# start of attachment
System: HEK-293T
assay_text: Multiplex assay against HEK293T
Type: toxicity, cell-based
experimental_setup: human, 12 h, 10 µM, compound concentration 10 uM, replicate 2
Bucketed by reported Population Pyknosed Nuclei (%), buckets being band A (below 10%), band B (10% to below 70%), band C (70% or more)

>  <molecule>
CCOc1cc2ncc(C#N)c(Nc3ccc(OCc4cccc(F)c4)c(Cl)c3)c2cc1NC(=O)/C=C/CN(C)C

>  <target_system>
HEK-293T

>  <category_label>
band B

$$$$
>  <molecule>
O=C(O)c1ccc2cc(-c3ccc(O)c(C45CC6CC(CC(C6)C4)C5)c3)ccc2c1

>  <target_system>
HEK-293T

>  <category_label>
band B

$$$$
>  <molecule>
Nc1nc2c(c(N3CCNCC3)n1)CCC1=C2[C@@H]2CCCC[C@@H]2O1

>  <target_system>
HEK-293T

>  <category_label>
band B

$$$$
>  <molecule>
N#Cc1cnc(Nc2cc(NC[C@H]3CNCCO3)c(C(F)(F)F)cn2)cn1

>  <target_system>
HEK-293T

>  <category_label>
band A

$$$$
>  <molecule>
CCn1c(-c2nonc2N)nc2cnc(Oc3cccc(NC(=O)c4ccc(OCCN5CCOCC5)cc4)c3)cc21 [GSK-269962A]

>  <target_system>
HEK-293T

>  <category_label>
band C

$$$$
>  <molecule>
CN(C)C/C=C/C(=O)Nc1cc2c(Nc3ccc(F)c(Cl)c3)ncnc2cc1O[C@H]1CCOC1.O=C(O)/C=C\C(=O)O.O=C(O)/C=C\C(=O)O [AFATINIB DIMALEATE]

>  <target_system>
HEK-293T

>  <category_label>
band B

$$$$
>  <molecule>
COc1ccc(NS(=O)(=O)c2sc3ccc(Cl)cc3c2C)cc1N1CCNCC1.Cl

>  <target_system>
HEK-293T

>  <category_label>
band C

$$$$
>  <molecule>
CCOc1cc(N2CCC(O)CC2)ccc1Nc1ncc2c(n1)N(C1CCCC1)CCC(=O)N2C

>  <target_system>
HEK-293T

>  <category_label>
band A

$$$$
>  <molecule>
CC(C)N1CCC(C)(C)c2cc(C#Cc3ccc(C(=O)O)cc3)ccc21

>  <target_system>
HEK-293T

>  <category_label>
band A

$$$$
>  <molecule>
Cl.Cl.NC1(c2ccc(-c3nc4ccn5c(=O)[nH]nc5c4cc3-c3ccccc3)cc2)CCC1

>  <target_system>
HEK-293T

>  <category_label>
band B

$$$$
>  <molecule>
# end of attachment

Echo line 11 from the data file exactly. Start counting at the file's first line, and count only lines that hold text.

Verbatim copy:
band B